Website redesign: How I evolved my website

I launched my new website in May after taking a long break from my personal business. Taking a few steps back helped me realise what I needed to do to be more productive and efficient. I needed a new website that would elevate my personal brand and be a hub for everything I do. Here’s a short story about how I evolved my personal website.

My personal website used to be on the domain and consisted of mostly personal articles. I had only written a few of those in the past few years so it didn’t get a lot of traffic. Long gone were the days when I published an article every week. So the website was updated only every now and then. It was running on Jekyll and was hosted on GitHub Pages. That made a lot of sense when I designed and built it because I wanted to improve my Front-End developing skills, as well as Git.

Maintaining that website was quite an effort. Because I posted articles so infrequently, I had to update the dependencies of the Git repository almost every time. Sometimes Jekyll wouldn’t work for some reason and I had to Google the error to find out what was happening. Most times it was something about the Ruby version that I used not being compatible with Jekyll. So I had to find workarounds. All this contributed to me publishing fewer articles as time went on.

The original website, before the redesign (remnants still accessible on GitHub)

Related post

New era, new website!

May 9, 2022 ~ 5 min read

Why I redesigned my website

I had three goals for the redesign of my website. I already described how having a Jekyll website impacted on me publishing even fewer articles. So one of my main priorities for the new website was to increase the speed of publishing articles. No more fiddling with the command line just to get the website up and running locally. I needed something where I could start writing a new post immediately.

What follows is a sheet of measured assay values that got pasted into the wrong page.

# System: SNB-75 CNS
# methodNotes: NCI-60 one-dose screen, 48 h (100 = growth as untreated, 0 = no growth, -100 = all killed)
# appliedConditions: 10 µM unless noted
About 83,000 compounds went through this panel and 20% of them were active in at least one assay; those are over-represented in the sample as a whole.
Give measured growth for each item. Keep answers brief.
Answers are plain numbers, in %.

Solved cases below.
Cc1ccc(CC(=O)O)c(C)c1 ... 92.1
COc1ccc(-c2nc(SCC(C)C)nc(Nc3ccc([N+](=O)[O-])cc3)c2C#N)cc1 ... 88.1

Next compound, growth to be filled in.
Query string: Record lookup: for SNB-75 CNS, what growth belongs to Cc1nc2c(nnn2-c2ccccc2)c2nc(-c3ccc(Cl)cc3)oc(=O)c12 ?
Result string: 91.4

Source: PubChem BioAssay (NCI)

Another priority was to turn my website into a hub of everything that I do. So no more maintaining three separate websites (each of them on Jekyll, complicating things even more). Just one, where I could publish articles on all the topics that interest me. I used as a CMS for the website but it didn’t help enough. I still found it quite complex to publish a post. So all new articles about web typography will now be published on my new website—

This ties perfectly into my next goal for the new website—I wanted to focus on my personal brand. With three websites, I had to create and maintain three brands as well. It became exhausting after a while, I just couldn’t keep up. I’m not completely abandoning the Better Web Type and UX Buddy brands that I created, but I am going to slowly shift towards establishing my personal brand as it is me who’s in the middle that connects all these brands.

Design exploration

Design-wise, I wanted the new website to be an evolution of the old one, not a revolution. I was sure about two things when I started thinking about the design for the new website. I wanted to use the Gilroy as the main typeface of the website and I wanted the website to be content-focused. So the typeface would be the main element of the new website.

I had already used Gilroy when I created the UX Buddy brand and website and I plan on using it for other projects that will be related to UX Buddy. I feel like it represents me as a person, that’s why I like it so much. I initially wanted to use it in the exact same weight as I did for UX Buddy (Extra Bold), but eventually decided to go with a lighter one (Bold).

Fig 1: Gilroy Extra Bold compared to Bold.

This was an important decision because, as some of you already know about me, I like the main typeface of a website to be the cornerstone that I build the rest around. A lighter weight felt more modern and it’s more flexible too. The Extra Bold maybe looks cooler on its own when comparing weights only (Fig 1), but dark on a white background and with title-long text it looked too dominant and bullish (Fig 2). The Bold weight looked more balanced, sophisticated, refined.

Fig 2: Gilroy Extra Bold vs Bold in correct colours and in context of being used for titles. I reduced the letter-spacing by 1% to make it more compact.

Gilroy now replaces the Gibson typeface that I used on the previous website. The two might look similar at a quick glance but they’re actually quite different. Gilroy is more geometric, it has single-storey “a” and “g” letters which I really like. Gilroy also comes with a bunch of OpenType features and some nice ligatures—notice the lovely “fi” one in the example (Fig 3). To me, the simpler and more minimalistic the typeface the better.